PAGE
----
Wednesday, September 19, 2012

Self-publishing to the rescue

The new Coursera course by Princeton Professor Mung Chiang was so popular that Amazon and the publisher ran out of copies of the textbook before the course even started (see "new website features" announcement; requires login). I experienced a stockout of my own textbook ("Data Mining for Business Intelligence") a couple of years ago, which caused grief and slight panic to both students and instructors.

With stockouts in mind, and recognizing the difficulty of obtaining textbooks outside of North America (unavailable, too expensive, or long/costly shipping), I decided to take things into my own hands and self-publish a "Practical Analytics" series of textbooks. Currently, the series has three books. All are available in soft-cover editions and Kindle editions. I used, an Amazon company, for publishing the soft-cover editions. This reduces the stockout problem due to a print-on-demand model. I used Amazon KDP for publishing the Kindle editions, so definitely no stockouts there. Amazon makes the books available on its global websites and so reachable in many places worldwide (the Indian Flipkart also avails the books). Finally, since I got to set the prices, I made sure to keep them affordable (for example, in India the e-books are even cheaper than in the USA).

How has this endeavor fared? Well, more than 1000 copies were sold since March 2011. Several instructors adopted books for their courses. And from reader emails and ratings on Amazon, it looks like I'm on the right track.

To celebrate the power and joy of self-publishing as well as accessible and affordable knowledge, I am running a "free e-book promotion" next week. The following e-books will be available for free:

Both promotions will commence a little after midnight, Pacific Standard Time, and will last for 24 hours. To download each of the e-books, just go to the Amazon website during the promotion period and search for the title. You will then be able to download the book for free.

Enjoy, and feel free to share!

Saturday, September 01, 2012

Trees in pivot table terminology

Recently, I've been requested by non-data-mining colleagues to explain how Classification and Regression Trees work. While a detailed explanation with examples exists in my co-authored textbook Data Mining for Business Intelligence, I found that the following explanation worked well with people who are familiar with Excel's Pivot Tables:

Classification tree for predicting vulnerability to famine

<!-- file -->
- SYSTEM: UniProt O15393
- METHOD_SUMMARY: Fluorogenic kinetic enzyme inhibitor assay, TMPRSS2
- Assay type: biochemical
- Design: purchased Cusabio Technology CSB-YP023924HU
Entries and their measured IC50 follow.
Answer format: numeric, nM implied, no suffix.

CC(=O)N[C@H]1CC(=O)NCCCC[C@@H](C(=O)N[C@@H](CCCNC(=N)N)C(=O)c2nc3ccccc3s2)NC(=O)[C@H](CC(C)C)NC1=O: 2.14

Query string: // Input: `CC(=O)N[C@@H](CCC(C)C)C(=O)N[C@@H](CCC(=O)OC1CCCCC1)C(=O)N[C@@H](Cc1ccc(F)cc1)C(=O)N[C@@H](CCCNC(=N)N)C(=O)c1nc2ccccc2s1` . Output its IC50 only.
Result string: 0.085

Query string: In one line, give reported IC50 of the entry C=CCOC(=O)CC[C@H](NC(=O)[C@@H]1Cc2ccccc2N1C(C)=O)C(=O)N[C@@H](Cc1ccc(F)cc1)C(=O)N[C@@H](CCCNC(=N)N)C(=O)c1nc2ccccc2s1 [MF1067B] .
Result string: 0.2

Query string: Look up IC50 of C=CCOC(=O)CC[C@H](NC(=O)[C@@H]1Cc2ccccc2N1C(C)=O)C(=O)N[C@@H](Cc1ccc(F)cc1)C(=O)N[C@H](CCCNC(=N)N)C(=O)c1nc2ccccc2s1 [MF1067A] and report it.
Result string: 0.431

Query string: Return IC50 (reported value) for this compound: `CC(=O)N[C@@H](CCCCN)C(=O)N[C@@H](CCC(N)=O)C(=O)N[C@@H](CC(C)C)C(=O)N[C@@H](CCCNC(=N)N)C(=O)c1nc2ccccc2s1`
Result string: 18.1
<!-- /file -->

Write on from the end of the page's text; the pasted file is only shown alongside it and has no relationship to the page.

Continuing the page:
Suppose the goal is to generate predictions for some variable, numerical or categorical, given a set of predictors. The idea behind trees is to create groups of records with similar profiles in terms of their predictors, and then average the outcome variable of interest to generate a prediction.

Here's an interesting example from the paper Identifying Indicators of Vulnerability to Famine and Chronic Food Insecurity by Yohannes and Webb, showing predictors of vulnerability to famine based on a survey of households. The image shows all the predictors that were identified by the tree, which appear below each circle. Each predictor is a binary variable and you go right or left depending on the value of the predictor. It is easiest to start reading from the top, with an household in mind.

Our goal is to generate groups of households with similar profiles, where profiles are the combination of answers to different survey questions. 
Using the language of pivot tables, our predictions will be in the Values field, and we can use the Row (or Column) Labels to break down the predictors. What does the tree do? Here's a "pivot table" description:

  1. Drag the outcome of interest into the Values area
  2. Find the first predictor that best splits the profiles and drag it into the Row Label field*.
  3. Given the first predictor, find the next predictor to further split the profiles, and drag into the Row Label field** .
  4. Given the first two splits, find the next predictor to further split the profiles (could also be one of the earlier variables) and drag into the Row Label field***
  5. Continue this process until some over-fitting criterion is reached
You might imagine the final result as a really crowded Pivot Table, with multiple predictors in the Row Label fields. This is indeed quite close, except for two slight differences:

* Each time a predictor is dragged into the Row or Column Labels fields, it is converted into a binary variable, creating only two classes. For example, 
  • Gender would not change (Female/Male)
  • Country could be turned into "India/Other". 
  • noncereal yield was discretized into "Above/below 4.7".

** After a predictor is dragged, the next predictor is actually dragged only into one of the two splits of the first predictor. In our example, after dragging noncereal yield (Above/Below 4.7), the predictor oxen owned (Above/Below 1.5) only applies to noncereal yield Below 4.7.

*** We also note that a tree can "drag" a predictor more than once into the Row Labels fields. For example, TLU/capita appears twice in the tree, so theoretically in the pivot table we'd drag TLU/capita after oxen owned and again after crop diversity.

So where is the "intelligence" of a tree over an elaborate pivot table? First, it automatically determines which predictor is the best one to use at each stage. Second, it automatically determines the value on which to split. Third, it knows when to stop, to avoid over-fitting the data. In a pivot table, the user would have to determine which predictors to include, their order, and what are the critical values to split on. And finally, this complex process going on behind the scenes is easily interpretable by a tree chart.